Furthermore, by optimizing the design of the nonlinear optical fiber, it is possible to cover much wider wavelength ranges than are currently used in optical transmissions, and handle optical signals in a variety of modulation formats.

Future Developments

It is anticipated that this new technology can be applied to optical regeneration, which is a key technology for next-generation ultra high-speed photonic networks.

Fujitsu and HHI will continue their research efforts to develop higher functionality in order to enable practical application of this new technology.

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  • [1] Nonlinear optical fiber

    A single-mode optical fiber that has a distinctive structure that increases the nonlinear optical effect. It produces ten times the nonlinear optical effect of conventional optical fibers. In the future, it is expected that the performance will be enhanced by ten- to as much as one hundred-fold above current levels by developing the fiber's structure and material.

  • [2] Optical amplitude noise

    Spontaneous emission noise generated when using an optical amplifier to amplify optical signals.

  • [3] Picosecond

    One trillionth of a second.

  • [4] Optical parametric amplification effect

    A type of nonlinear optical effect in which when a strong pump optical wave and signal optical wave are input into fiber, a new signal optical wave and idler wave are output. During the process, the optical signal power is amplified.

  • [5] Differential phase shift keying(DPSK)

    A phase modulation scheme in which the phase of a signal is modulated by 180 degrees corresponding to the digital data of "0" or "1". In this scheme, the phase difference between two successive signals carries data.

About Fujitsu Laboratories

Founded in 1968 as a wholly owned subsidiary of Fujitsu Limited, Fujitsu Laboratories Limited is one of the premier research centers in the world. With a global network of laboratories in Japan, China, the United States and Europe, the organization conducts a wide range of basic and applied research in the areas of Multimedia, Personal Systems, Networks, Peripherals, Advanced Materials and Electronic Devices.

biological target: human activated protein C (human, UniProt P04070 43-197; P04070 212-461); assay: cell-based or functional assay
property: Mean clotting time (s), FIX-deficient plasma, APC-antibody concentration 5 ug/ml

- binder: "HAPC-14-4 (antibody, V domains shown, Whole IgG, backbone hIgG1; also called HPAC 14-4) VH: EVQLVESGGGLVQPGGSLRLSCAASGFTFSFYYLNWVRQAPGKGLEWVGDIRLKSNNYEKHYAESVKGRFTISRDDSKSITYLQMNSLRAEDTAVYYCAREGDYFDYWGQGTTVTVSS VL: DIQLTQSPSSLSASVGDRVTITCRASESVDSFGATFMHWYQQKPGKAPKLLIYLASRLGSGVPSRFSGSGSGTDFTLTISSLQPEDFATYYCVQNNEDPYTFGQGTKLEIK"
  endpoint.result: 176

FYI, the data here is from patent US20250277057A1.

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About Heinrich Hertz Institut

Research and development activities at the Heinrich-Hertz-Institut (HHI) are concentrated to expand the principles of information technology and to demonstrate new applications for new products in partnership with the industry.
The core competencies of HHI are in the areas
• Photonic Networks and Systems (highly capacitive and flexible signal transmission)
• Broadband Mobile Communications (resource management for broadband applications for UMTS and beyond (3GPP LTE))
• Photonic Components (customized active III-V semi-conducting components)
• Image Processing (encoder / decoder for video and audio transmission)
• Interactive Media - Human Factors (2D and 3D display technologies; man machine interface)
We put science into action!
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Company, product, and organization names referenced herein are trademarks or registered trademarks of their respective owners. Information provided in this press release is accurate at time of publication and is subject to change without advance notice.

Date: 06 March, 2008
City: Kawasaki, Japan and Berlin
Company: Fujitsu Laboratories Ltd., Fraunhofer Institute for Telecommunications, Heinrich-Hertz-Institut, , , ,